RE: Practical theosophy: was DEFENSE OF HPB and moving on.
Jan 27, 1999 11:41 AM
by Bazzer (Paul)
> >I think we have to take the I / me reasonably seriously. This
> is after all
> >the vehicle of the higher consciousness during incarnation.
What is posing the statement: "we have to take the I / me reasonably
seriously"? Is it the I / me itself?
The Quarternary is the vehicle of incarnation. It has to become "cypher".
The "me" clouds/muddies the vehicle. Big problem.
>> And it is
> >'through' the personal vehicle in each incarnation that most of us either
> >help or hinder the forward movement of humanity. As we know from the
> >theosophical teachings the conscious link with our higher nature is one
> >that has to be forged during incarnation. Humanity as a whole
> seems to be
> >incredibly identified with the personality doesn't it. This
> >won't go away, in my view, just by saying the personality isn't
How important is the "personality" compared to Humanity as a Whole?
Extract from "The Voice of the Silence":
"The Self of matter and the SELF of Spirit can never meet. One of the twain
must disappear; there is no place for both.
Ere thy Soul's mind can understand, the bud of personality must be crushed
out, the worm of sense destroyed past resurrection."
> >But more importantly the feeling of "I" or "I am I" is derived
> from Manas.
> >AS HPB writes in the Key to Theosophy page 33-34..
> >"We distinguish between the simple fact of self-consciousness, the simple
> >feeling that "I am I," and the complex thought that "I am Mr. Smith" or
> >"Mrs. Brown." Believing as we do in a series of births for the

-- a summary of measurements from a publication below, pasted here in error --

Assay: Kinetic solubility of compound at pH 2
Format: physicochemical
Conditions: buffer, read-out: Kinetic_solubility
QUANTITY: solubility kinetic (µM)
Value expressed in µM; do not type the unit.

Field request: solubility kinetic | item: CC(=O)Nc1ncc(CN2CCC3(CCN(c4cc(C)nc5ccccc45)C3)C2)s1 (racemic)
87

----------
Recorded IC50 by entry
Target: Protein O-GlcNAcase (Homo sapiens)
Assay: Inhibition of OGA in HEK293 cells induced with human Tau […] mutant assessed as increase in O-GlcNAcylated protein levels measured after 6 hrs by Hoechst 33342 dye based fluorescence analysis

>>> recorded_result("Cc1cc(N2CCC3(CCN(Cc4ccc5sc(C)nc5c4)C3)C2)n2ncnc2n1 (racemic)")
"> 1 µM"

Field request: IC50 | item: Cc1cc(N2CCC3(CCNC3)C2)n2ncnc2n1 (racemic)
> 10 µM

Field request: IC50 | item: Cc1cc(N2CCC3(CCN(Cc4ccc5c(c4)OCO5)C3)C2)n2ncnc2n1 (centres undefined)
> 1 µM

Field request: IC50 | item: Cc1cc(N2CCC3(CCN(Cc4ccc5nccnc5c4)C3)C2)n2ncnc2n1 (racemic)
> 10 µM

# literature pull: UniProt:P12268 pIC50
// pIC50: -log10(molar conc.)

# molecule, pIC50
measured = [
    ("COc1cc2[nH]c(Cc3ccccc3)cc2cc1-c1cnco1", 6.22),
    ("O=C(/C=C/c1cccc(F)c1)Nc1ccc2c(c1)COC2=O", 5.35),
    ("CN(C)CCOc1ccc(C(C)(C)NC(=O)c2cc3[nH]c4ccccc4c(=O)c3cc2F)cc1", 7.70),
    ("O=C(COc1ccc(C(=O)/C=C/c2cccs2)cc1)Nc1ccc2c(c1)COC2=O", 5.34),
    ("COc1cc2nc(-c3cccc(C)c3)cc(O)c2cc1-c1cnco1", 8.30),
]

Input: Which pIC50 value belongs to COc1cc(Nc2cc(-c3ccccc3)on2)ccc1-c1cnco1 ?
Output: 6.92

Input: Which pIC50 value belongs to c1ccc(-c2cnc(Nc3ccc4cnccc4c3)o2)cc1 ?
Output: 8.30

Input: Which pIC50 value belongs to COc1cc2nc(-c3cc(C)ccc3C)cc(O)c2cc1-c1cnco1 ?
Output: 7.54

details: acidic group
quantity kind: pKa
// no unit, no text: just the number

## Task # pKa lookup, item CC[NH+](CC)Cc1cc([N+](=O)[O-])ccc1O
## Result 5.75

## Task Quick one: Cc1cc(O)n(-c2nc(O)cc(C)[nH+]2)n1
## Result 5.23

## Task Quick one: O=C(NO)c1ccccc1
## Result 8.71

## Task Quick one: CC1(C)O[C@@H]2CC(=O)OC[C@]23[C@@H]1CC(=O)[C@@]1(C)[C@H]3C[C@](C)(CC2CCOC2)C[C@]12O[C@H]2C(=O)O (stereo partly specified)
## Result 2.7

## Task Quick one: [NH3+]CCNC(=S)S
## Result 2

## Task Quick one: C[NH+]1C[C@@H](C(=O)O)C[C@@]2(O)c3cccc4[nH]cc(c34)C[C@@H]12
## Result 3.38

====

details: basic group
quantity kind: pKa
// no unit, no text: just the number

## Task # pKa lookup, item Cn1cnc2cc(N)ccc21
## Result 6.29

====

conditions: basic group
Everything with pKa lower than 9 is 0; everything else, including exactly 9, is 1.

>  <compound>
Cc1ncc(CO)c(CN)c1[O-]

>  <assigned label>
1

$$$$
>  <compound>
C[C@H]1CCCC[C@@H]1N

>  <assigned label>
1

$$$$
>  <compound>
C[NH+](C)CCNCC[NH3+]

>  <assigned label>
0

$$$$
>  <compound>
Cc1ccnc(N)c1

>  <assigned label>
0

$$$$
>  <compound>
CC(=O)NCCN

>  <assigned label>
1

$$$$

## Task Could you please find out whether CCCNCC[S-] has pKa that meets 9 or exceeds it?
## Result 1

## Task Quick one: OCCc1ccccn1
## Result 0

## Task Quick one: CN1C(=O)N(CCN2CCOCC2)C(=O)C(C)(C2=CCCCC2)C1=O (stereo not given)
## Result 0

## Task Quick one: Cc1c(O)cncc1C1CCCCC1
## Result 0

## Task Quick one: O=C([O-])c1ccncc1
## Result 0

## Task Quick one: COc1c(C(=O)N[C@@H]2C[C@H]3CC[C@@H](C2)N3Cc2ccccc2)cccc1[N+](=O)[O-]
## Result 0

> same Ego, or
> >re-incarnation, this distinction is the fundamental pivot of the
> whole idea.
> >You see "Mr. Smith" really means a long series of daily
> experiences strung
> >together by the thread of memory, and forming what Mr. Smith calls
> >"himself." But none of these "experiences" are really the "I" or the Ego,
> >nor do they give "Mr. Smith" the feeling that he is himself, for
> he forgets
> >the greater part of his daily experiences, and they produce the
> feeling of
> >Egoity in him only while they last. We Theosophists, therefore,
> >between this bundle of "experiences," which we call the false (because so
> >finite and evanescent) personality, and that element in man to which the
> >feeling of "I am I" is due. It is this "I am I" which we call the true
> >individuality; and we say that this "Ego" or individuality plays, like an
> >actor, many parts on the stage of life."
Yes, that is true. The "bundle of 'experiences'" is being termed the "me".
> > I think if we just view people as
> >personalities, as "a bundle of transient memories" then we also
> lose sight
> >of that "self consciousness" in the other person which is the true actor
> >within the personality.
Precisely. We loose sight of (the) Individuality.
> The danger here is that our actions
> towards people
> >may then become indifferent rather than theosophical.
Is it un-theosophical to see beyond the difference?; the difference we call
'you' and 'me'? To see beyond the great dire heresy of separateness?
> >I'm trying to get a sense of what this might mean for you and me
> in practice
It may mean "you" and "me" will have to get out of the driving seat.
> I mean as a practicing theosophist?
What is a practicing theosophist?
> How do you use this
> to help you
> >to relate to the people around you, to those you come into
> contact with on a
> >daily basis?
Use what, Peter? If Oneness IS, what is there to relate *to*?
"The people around you" might imply being the centre of importance. Does
that not create a problem? Does that not create *the* problem?
> >To dismiss people as illusory parts seems un-theosophical for
Where did such a thought arise?
All best wishes,
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